Do you want to be rich? Most of us equate “rich” with “money” – and we take it for granted that more money is a good thing. We daydream about winning the lottery and quitting our jobs, traveling the world, and buying all the expensive gadgets we want.
Study after study, though, shows that more money doesn’t make us happier. Of course, if you’re living on the breadline, it will – but past a certain, fairly low, salary, there’s no relationship between salary and happiness.
You’ve probably come across the phrase “money rich, time poor”. This, perhaps, sums up the reasons why more money doesn’t result in more happiness. Often, the more you earn, the more time you spend earning – or taking care of your money and the trappings which come with it.
Being time-rich means having the freedom to spend as much of your life as possible doing what you want. Having an abundance of time can bring rewards that no amount of money can buy. Time-rich parents, for instance, have the chance to really engage with their kids. A time-rich painter or writer might not make millions, but might produce some truly outstanding pieces of art. A time-rich academic could revolutionize a particular discipline.
Money can be earned, exchanged and horded. Time goes past constantly, however much we might like to stop it. Being time-rich means engaging fully with life.
- Where’s your time going? Keep a time log for a fhttp://www2.blogger.com/img/blank.gifew days (write down what you’re doing every 15 – 30 minutes) and find out. Any nasty surprises?
- Instead of focusing on “saving time” on little tasks, look for big ways to add time to your day.
If you lose a lot of money, you can recover. It might take some time, but you can turn around your personal finances and get out of debt. You can close a failing business and start a new one. You can borrow money from family or from the bank.
If you destroy your health, there’s often no going back. Some chronic illnesses, such as ME, are caused by periods of overwork and stress. Is it worth wrecking your health for the sake of a few extra hours in work?
One of the most powerful stories I’ve come across about this is in Jonathan Field’s book Career Renegade:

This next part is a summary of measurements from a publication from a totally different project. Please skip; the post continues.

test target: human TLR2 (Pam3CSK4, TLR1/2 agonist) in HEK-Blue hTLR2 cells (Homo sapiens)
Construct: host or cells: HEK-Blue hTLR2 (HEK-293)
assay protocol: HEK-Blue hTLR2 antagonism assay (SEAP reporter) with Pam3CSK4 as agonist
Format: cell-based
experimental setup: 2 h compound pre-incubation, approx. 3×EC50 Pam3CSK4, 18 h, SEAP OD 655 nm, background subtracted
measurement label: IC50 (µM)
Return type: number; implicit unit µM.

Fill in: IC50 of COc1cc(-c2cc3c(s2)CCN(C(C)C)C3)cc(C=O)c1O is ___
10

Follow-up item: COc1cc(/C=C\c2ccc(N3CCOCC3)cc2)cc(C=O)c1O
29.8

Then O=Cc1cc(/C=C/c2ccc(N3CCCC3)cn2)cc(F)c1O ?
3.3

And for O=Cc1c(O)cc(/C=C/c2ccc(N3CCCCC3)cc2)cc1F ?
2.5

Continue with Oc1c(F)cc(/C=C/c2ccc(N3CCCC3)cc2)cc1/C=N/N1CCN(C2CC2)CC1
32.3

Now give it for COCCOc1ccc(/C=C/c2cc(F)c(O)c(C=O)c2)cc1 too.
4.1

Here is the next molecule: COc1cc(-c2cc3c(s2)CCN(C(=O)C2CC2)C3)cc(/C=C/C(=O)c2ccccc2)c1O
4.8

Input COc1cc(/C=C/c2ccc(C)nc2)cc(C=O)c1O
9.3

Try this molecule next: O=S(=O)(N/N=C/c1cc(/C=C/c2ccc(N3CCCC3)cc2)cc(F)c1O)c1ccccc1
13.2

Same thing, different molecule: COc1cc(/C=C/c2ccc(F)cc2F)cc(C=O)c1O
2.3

I’d been working nearly seventy-two hours straight, each one more excruciating than the one before. But, missing the deadline meant losing $100 million for our client, so I pressed on until we finally closed the deal. I staggered into a cab, passed out for a few hours, then headed straight to my doctor’s office. […] Weeks of relentless hours had literally collapsed my immune system, allowing a softball-sized infection to ravage my intestines and eat a hole through them from the outside-in.
- Make time to exercise, every day. Even if you don’t think it’s going to make any difference right now, you’ll be grateful later in life. You don’t need to spend hours in the gym: a 30 minute walk is enough.
- Develop good eating habits. There are loads of healthy, tasty, easy foods – start working more of them into your diet. Take little steps: you don’t need to make radical changes.
- If you smoke, make it your number one priority to quit. It’s the best thing you can do for your health. (There’s a list of benefits here.)
If you have a rich and varied set of interests, you’re likely to have a fulfilling life. Spend time discovering what you really care about (whether or not it’s what your parents or your friends want you to do). Having a life full of things which interest you is much more likely to make you happy than spending eight hours a day doing a job you dislike, just because it pays well.
Plus, when you get to retirement, you’ll want hobbies and interests which give you meaning and purpose – and enjoyment.
You may well have lots of interests already. Are there any which you’ve neglected – perhaps because you think you don’t have the time, or because they seem self-indulgent? If you feel that you lack any real hobbies or passions, make it your mission to find some! Try out new things (even ones which you think won’t be right for you) … and see if you surprise yourself.
- Spend time on things which you enjoy. It doesn’t matter how “productive” or “worthwhile” they are … all that matters is that you love them.
- Adopt a “try anything once” attitude. It’s easy to pre-judge a new activity without even giving it a go … you might just find you love it.
- Go for variety. We’re often taught that we need to specialize in order to succeed … but who’s to say you can’t be a doctor and a musician, or a teacher and an artist?
What sort of riches do you have in your life? Do you really need money to be rich – or would more time, better health or stronger interests make you happier?
|Written on 5/3/2010 by Ali Hale. Ali writes a blog, Aliventures, about leading a productive and purposeful life (get the RSS feed here). As well as blogging, she writes fiction, and is studying for an MA in Creative Writing.||Photo Credit: insouciance|